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June 2011

Better Than the Lungs We Are Taking Out

Author Affiliations

Author Affiliation: Department of Surgery, Johns Hopkins Medical Institutions, Baltimore, Maryland.


Copyright 2011 American Medical Association. All Rights Reserved. Applicable FARS/DFARS Restrictions Apply to Government Use.2011

Arch Surg. 2011;146(6):645-646. doi:10.1001/archsurg.2011.123


Effect of a Lung Protective Strategy for Organ Donors on Eligibility and Availability of Lungs for Transplantation: A Randomized Controlled Trial

Luciana Mascia, MD, PhD; Daniela Pasero, MD; Arthur S. Slutsky, MD; M. Jose Arguis, MD; Maurizio Berardino, MD; Salvatore Grasso, MD; Marina Munari, MD; Silvia Boifava, MD; Giuseppe Cornara, MD; Francesco Della Corte, MD; Nicoletta Vivaldi, MD; Paolo Malacarne, MD; Paolo Del Gaudio, MD; Sergio Livigni, MD; Elisabeth Zavala, MD; Claudia Filippini, PhD; Erica L. Martin, PhD; Pier Paolo Donadio, MD; Ilaria Mastromauro, MD; V. Marco Ranieri, MD

Context:   Many potential donor lungs deteriorate between the time of brain death and evaluation for transplantation suitability, possibly because of the ventilatory strategy used after brain death.

Objective:   To test whether a lung protective strategy increases the number of lungs available for transplantation.

Design, Setting, and Patients:   Multicenter randomized controlled trial of patients with beating hearts who were potential organ donors conducted at 12 European intensive care units from September 2004 to May 2009 in the Protective Ventilatory Strategy in Potential Lung Donors Study.

Interventions:   Potential donors were randomized to the conventional ventilatory strategy (with tidal volumes of 10-12 mL/kg of predicted body weight, positive end-expiratory pressure [PEEP] of 3-5 cm H2O, apnea tests performed by disconnecting the ventilator, and open circuit for airway suction) or the protective ventilatory strategy (with tidal volumes of 6-8 mL/kg of predicted body weight, PEEP of 8-10 cm H2O, apnea tests performed by using continuous positive airway pressure, and closed circuit for airway suction).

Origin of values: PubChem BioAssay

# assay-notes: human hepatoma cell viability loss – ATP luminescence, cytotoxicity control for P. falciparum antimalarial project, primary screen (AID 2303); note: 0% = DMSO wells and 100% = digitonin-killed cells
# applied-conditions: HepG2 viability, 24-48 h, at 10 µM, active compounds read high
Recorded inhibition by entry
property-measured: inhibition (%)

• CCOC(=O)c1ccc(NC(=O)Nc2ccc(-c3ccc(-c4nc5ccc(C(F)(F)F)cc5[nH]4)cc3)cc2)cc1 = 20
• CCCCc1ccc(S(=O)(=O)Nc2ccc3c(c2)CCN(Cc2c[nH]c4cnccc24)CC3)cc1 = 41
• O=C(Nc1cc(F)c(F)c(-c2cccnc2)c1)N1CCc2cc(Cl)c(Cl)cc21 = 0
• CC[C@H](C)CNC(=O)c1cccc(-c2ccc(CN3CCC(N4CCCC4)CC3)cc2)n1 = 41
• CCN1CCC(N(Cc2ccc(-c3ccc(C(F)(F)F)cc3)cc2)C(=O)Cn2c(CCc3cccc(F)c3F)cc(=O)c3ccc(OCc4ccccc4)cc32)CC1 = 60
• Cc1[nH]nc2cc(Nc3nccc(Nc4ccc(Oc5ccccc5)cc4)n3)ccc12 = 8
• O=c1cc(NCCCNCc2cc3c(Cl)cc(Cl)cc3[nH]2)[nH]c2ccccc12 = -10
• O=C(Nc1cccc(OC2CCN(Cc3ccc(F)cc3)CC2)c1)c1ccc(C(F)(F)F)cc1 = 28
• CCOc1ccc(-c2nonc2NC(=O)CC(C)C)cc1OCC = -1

Main Outcome Measures:   The number of organ donors meeting eligibility criteria for harvesting, number of lungs harvested, and 6-month survival of lung transplant recipients.

Results:   The trial was stopped after enrolling 118 patients (59 in the conventional ventilatory strategy and 59 in the protective ventilatory strategy) because of termination of funding. The number of patients who met lung donor eligibility criteria after the 6-hour observation period was 32 (54%) in the conventional strategy vs 56 (95%) in the protective strategy (difference of 41% [95% confidence interval {CI}, 26.5% to 54.8%]; P> < .001). The number of patients in whom lungs were harvested was 16 (27%) in the conventional strategy vs 32 (54%) in the protective strategy (difference of 27% [95% CI, 10.0% to 44.5%]; P = .004). Six-month survival rates did not differ between recipients who received lungs from donors ventilated with the conventional strategy compared with the protective strategy (11/16 [69%] vs 24/32 [75%], respectively; difference of 6% [95% CI, −22% to 32%]).

Conclusion:   Use of a lung protective strategy in potential organ donors with brain death increased the number of eligible and harvested lungs compared with a conventional strategy.

Trial Registration: Identifier: NCT00260676